Followers of God have been sending people away for a long time.
“[Isaac] grew, and was weaned; and Abraham made a great feast on the day that Isaac was weaned. But Sarah saw the son of Hagar the Egyptian, whom she had borne to Abraham, playing with her son Isaac. So she said to Abraham, ‘Cast out this slave woman with her son; for the son of this slave woman shall not inherit along with my son Isaac.’” (Genesis 21:8-11, NRSV)
Casting out and sending away are the same thing. The reasons followers of God send people away vary. Sarah sent Hagar and Ishmael away out of jealously and fear – while she worshiped a God of abundance, she practiced the belief in scarcity. She believe that her son wouldn’t get his full inheritance. So she wanted Ishmael sent away.
“When [Jesus] went ashore, he saw a great crowd; and he had compassion for them and cured their sick. When it was evening, the disciples came to him and said, ‘This is a deserted place, and the hour is now late; send the crowds away so that they may go into the villages and buy food for themselves.’” (Matthew 14:14-15, NRSV)
This is from the story of the feeding of the 5000+. Mark 6 tells of the the same experience and includes the following line stated by the disciples:
“When it grew late, his disciples came to him and said, ‘This is a deserted place, and the hour is now very late; send them away so that they may go into the surrounding country and villages and buy something for themselves to eat.’” (Mark 6:35-36, NRSV)
The disciples, the ones who spent time with Jesus, said “Send them away.” Maybe it was the enormity of the situation – thousands gathered, hungry, tired, hot. What were they to do after all? How could they afford to help so many – it would bankrupt them. So send them away. Never mind that the disciples followed the Son of God – a God of abundance. No, their care and concern for people was stunted by care and concern for their own situation. Fear took over. Self-preservation. Send them away…
“Then little children were being brought to him in order that he might lay his hands on them and pray. The disciples spoke sternly to those who brought them;” (Matthew 19:13, NRSV)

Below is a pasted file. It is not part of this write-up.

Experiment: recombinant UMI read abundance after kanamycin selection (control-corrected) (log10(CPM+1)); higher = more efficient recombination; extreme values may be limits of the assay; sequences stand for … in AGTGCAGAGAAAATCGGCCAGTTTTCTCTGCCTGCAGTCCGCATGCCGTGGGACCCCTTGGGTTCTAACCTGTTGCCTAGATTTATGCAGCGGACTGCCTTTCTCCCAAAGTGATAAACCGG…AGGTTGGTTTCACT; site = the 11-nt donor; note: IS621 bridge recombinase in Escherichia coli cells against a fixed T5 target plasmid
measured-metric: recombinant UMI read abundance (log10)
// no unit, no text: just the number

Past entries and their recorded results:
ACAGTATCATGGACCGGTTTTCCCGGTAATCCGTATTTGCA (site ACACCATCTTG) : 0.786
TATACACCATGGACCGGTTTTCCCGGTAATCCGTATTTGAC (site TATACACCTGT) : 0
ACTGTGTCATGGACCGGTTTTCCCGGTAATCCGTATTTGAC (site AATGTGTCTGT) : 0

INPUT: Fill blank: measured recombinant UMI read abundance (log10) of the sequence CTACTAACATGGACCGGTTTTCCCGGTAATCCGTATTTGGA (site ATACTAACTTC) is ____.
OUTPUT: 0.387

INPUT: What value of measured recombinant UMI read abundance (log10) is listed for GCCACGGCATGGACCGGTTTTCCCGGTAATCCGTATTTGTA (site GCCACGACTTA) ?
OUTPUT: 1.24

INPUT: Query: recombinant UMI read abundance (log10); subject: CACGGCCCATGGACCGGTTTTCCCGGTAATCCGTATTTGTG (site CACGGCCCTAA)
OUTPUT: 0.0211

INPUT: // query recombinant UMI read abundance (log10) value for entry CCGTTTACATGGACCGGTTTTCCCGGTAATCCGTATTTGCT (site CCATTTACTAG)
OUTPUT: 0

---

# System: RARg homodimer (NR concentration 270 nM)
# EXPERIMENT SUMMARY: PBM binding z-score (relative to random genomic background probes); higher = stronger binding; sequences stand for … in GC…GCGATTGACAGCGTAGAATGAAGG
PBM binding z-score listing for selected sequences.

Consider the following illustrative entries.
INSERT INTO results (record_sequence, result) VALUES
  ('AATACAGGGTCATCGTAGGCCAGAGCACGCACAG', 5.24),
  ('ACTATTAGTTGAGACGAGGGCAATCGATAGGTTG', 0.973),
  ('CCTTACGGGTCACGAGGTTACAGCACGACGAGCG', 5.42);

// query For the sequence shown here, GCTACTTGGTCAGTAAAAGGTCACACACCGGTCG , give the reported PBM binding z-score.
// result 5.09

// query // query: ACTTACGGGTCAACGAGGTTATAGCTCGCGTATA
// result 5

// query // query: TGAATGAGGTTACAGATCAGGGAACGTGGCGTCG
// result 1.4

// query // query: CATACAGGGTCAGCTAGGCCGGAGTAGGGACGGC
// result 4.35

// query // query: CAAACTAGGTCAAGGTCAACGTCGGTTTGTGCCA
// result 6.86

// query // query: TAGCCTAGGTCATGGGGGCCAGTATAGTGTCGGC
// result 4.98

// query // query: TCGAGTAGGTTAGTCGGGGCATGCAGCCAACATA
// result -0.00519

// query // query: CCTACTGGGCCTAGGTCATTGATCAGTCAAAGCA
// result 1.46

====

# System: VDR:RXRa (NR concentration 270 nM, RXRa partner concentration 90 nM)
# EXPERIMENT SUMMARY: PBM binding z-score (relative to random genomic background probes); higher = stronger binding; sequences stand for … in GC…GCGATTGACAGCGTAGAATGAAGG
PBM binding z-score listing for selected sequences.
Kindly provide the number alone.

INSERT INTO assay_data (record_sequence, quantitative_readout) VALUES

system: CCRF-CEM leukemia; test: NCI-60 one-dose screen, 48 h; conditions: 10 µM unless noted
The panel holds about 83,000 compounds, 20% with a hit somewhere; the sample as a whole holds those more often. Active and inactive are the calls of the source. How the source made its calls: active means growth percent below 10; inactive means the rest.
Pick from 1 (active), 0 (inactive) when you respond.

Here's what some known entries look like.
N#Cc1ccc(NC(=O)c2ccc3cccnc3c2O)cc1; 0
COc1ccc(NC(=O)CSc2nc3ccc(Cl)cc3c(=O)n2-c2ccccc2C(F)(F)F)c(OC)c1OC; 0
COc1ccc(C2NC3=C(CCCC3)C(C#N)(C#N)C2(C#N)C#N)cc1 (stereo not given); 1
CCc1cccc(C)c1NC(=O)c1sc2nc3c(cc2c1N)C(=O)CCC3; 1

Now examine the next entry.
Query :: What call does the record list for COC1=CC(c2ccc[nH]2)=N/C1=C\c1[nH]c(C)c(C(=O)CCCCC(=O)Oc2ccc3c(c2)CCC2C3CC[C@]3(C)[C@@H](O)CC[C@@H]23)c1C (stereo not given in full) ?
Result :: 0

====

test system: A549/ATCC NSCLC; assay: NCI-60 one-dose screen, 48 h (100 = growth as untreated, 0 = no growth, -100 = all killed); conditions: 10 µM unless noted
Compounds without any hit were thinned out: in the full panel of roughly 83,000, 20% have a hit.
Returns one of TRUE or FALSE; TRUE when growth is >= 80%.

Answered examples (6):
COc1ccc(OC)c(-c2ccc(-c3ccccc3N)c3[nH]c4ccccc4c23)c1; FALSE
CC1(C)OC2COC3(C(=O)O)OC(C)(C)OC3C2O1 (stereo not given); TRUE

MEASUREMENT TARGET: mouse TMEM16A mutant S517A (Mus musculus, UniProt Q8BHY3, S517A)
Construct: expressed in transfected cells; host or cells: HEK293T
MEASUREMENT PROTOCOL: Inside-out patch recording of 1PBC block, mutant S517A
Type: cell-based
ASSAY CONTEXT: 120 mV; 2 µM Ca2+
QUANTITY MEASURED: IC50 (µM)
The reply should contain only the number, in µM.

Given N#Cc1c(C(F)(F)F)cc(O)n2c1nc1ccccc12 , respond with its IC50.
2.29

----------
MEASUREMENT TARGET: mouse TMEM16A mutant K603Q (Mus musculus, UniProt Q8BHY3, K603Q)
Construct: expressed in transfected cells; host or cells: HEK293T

Mark 10:13 (NRSV) also records this encounter: “People were bringing little children to him in order that he might touch them; and the disciples spoke sternly to them.”
Likewise, Luke 18:15 (NRSV) also records the same encounter: “People were bringing even infants to him that he might touch them; and when the disciples saw it, they sternly ordered them not to do it.”
I imagine that when the disciples spoke sternly to those who brought them, they said words that implied that these people were not welcome – that they should go back home.
Send them away – they are a nuisance, inconvenient, annoying, a bother. Send them away – what value do they bring anyway? Can’t they see we are busy?
“Just then a Canaanite woman from that region came out and started shouting, ‘Have mercy on me, Lord, Son of David; my daughter is tormented by a demon.’ But he did not answer her at all. And his disciples came and urged him, saying, ‘Send her away, for she keeps shouting after us.’” (Matthew 15:22-23, NRSV)
Send her away…a foreigner approaches Jesus. One who probably worships differently. What are we to do with this foreigner – she is not one of us. And she is a danger – she may also be possessed. Send her away.
Send them away, said the disciples. Send them away – we don’t like them. Send them away – they aren’t like us. Send them away – they are a nuisance. Send them away – they are a danger. Send them away – they will bankrupt us. Send them away – we refuse to see their humanity, their need, or their worth. Send them away – we have lost sight that those we send away are made in the image of God.
In response to each of these stories, God invites them in – God cares for Ishmael and promises him that he will father a great nation. Jesus feeds the crowd. Jesus welcomes the little children and blesses them. Jesus heals the woman’s daughter and recognizes her humanity when the disciples refuse to see.
Instead of sending them away, God is always looking to bring them in, to bless them, and to send us out into the world with a different message. A message of hope, love, transformation – a message of hospitality. The message of sending away is the proclamation of a different message. Sending out is different from sending away.
The followers of God have said “send them away” throughout history. But that doesn’t stop God.
Jesus keeps on saying “Welcome. There is plenty. I bless you.”